Blacks Leisure has appointed administrators to its boardwear business, Sandcity.

Richard Fleming and David Costley-Wood from KPMG have been appointed today.

Sandcity operates 11 O’Neill shops across the UK and employs 90 people. All 11 shops are being traded by the administrators and no immediate redundancies have been made. KPMG is seeking a buyer of the business as a going concern. 

Richard Fleming, UK head of restructuring at KPMG, said: “The outdoor leisure market has become increasingly competitive in recent years and, indeed, the leisure market has been affected profoundly by the recession as consumers rein in discretionary spend to focus on more essential items.  The Sandcity boardwear business, operating under the well-known O’Neill brand, continues to trade, however, and we are hopeful of finding a buyer for some or all of the stores.”

KPMG said while the Sandcity stores operate under the O’Neill brand, O’Neill is a separate company and is therefore not affected by the administration.

Yesterday, Blacks Leisure issued a statement saying it feared it would breach a banking covenant due to difficult trading and the under-performing boardwear business. It said the bank had agreed a standstill until November 30.

In a statement today, Blacks said it has now entered into a formal standstill agreement with its bank, Lloyds Banking Group. The standstill is subject to the company delivering a restructuring plan, including actions to achieve an exit of the company’s loss-making stores by October 30.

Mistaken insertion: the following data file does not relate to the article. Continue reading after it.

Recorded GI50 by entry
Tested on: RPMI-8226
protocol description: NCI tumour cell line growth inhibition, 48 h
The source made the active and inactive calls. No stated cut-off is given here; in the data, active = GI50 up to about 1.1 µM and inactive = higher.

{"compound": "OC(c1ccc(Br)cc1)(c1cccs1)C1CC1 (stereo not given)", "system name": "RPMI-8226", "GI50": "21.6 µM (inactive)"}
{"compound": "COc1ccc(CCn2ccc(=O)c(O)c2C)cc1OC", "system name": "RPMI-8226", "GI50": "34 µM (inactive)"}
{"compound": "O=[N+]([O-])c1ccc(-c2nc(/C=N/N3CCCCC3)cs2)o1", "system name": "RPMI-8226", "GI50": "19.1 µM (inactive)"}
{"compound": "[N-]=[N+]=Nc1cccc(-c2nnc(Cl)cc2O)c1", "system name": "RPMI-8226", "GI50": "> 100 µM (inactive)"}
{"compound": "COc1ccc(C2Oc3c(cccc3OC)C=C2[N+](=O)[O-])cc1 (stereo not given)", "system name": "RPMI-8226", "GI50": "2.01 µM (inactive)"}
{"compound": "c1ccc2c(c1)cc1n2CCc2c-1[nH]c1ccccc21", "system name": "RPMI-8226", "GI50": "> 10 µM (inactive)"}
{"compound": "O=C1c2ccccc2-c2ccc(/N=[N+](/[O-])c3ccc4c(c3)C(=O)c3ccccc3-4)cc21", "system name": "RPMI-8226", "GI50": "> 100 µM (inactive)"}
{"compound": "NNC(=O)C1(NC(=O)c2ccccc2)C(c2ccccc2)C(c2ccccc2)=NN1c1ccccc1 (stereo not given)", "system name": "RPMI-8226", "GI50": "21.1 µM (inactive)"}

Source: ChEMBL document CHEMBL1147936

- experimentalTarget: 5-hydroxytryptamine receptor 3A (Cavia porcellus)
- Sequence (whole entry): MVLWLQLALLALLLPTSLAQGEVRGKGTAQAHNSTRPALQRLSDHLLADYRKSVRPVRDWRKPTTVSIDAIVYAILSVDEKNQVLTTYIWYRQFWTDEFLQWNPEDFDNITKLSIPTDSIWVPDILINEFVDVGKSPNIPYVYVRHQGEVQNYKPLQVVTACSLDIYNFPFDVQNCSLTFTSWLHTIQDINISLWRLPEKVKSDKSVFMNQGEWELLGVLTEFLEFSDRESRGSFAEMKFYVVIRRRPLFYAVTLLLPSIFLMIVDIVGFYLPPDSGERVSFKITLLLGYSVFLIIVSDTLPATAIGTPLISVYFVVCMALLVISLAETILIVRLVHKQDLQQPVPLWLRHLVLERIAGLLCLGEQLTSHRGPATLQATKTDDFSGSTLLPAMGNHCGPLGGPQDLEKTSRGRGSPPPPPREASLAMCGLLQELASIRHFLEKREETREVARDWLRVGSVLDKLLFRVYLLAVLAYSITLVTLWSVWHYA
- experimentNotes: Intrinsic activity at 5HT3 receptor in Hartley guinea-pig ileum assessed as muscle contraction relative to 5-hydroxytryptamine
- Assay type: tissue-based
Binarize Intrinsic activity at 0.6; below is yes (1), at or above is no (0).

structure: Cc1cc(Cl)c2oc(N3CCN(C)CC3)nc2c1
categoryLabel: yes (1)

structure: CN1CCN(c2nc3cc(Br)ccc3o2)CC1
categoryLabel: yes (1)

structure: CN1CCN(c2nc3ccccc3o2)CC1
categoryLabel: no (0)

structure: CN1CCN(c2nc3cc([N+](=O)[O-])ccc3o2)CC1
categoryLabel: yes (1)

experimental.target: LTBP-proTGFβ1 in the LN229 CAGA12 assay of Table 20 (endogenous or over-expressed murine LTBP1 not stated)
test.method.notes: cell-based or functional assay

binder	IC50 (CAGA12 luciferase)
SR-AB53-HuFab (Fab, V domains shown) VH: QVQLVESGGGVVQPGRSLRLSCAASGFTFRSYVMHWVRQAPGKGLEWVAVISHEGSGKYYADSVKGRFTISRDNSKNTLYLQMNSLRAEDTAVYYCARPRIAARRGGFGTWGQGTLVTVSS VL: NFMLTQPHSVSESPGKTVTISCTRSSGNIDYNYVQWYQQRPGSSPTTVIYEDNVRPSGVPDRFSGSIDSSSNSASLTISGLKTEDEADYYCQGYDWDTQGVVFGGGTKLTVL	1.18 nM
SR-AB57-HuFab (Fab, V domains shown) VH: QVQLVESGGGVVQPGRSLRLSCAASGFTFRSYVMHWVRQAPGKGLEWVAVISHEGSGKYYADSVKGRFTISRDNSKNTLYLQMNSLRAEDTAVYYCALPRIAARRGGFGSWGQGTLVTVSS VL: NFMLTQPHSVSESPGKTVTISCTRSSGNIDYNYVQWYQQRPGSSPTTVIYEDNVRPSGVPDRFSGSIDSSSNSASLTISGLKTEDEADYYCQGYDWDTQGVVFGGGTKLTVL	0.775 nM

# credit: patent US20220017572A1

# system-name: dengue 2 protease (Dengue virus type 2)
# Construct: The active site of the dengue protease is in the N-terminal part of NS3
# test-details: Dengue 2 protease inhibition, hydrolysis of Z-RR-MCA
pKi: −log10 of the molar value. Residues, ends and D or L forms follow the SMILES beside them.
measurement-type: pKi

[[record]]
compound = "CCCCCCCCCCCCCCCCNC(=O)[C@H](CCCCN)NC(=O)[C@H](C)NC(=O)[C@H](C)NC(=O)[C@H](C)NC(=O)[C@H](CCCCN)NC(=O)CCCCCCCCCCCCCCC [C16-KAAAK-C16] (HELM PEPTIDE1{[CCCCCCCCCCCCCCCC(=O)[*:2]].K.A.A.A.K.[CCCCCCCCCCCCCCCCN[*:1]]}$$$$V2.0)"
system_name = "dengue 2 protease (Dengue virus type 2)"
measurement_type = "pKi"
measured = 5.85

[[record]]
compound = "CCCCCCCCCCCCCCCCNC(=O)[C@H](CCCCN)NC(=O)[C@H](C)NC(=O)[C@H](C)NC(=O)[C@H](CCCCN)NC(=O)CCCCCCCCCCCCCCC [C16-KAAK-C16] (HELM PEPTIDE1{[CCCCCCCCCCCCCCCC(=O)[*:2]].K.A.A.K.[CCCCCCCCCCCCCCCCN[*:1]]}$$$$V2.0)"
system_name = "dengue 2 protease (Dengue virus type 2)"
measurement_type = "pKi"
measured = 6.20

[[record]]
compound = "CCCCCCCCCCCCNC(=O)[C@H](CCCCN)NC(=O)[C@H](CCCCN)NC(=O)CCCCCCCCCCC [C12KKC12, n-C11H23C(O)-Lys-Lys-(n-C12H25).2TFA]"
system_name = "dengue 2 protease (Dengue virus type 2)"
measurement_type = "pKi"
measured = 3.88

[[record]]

The retailer said: “Over the last 18 months, the company has been reviewing options to exit from its loss-making Boardwear division.  As part of this review, the company has successfully exited the O’Neill wholesale business, converted a number of stores from Boardwear to Outdoor fascias, and reduced the cost base through a consolidation of the Sandcity and Freespirit management functions. A disposal of the Boardwear business has also been pursued but serious interest in this business was low and structural issues made a discrete sale of this business difficult to achieve.”

It added that the appointment of KPMG follows a review by the directors which concluded that “there is no reasonable prospect of restoring profitability in the medium to long term and that Sandcity is no longer in a position to trade as a going conern”.

The retailer said the administration of Sandcity will “not have a material effect on the company’s other businesses which continue to trade normally”.